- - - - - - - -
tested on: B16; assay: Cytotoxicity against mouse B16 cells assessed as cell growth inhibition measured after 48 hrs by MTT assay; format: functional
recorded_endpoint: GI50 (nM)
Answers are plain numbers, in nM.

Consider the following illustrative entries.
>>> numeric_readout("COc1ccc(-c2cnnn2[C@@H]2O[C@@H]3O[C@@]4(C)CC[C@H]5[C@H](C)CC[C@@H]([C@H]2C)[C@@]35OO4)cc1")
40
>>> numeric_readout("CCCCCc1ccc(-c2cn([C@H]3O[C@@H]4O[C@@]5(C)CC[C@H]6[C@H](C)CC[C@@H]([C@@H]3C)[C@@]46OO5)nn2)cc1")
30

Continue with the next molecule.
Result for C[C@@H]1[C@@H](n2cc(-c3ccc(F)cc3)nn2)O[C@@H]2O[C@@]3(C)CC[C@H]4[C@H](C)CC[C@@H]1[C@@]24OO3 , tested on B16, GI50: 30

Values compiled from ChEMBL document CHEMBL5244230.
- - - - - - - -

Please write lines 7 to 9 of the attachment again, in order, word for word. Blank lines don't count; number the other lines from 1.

>>> numeric_readout("CCCCCc1ccc(-c2cn([C@H]3O[C@@H]4O[C@@]5(C)CC[C@H]6[C@H](C)CC[C@@H]([C@@H]3C)[C@@]46OO5)nn2)cc1")
30

Continue with the next molecule.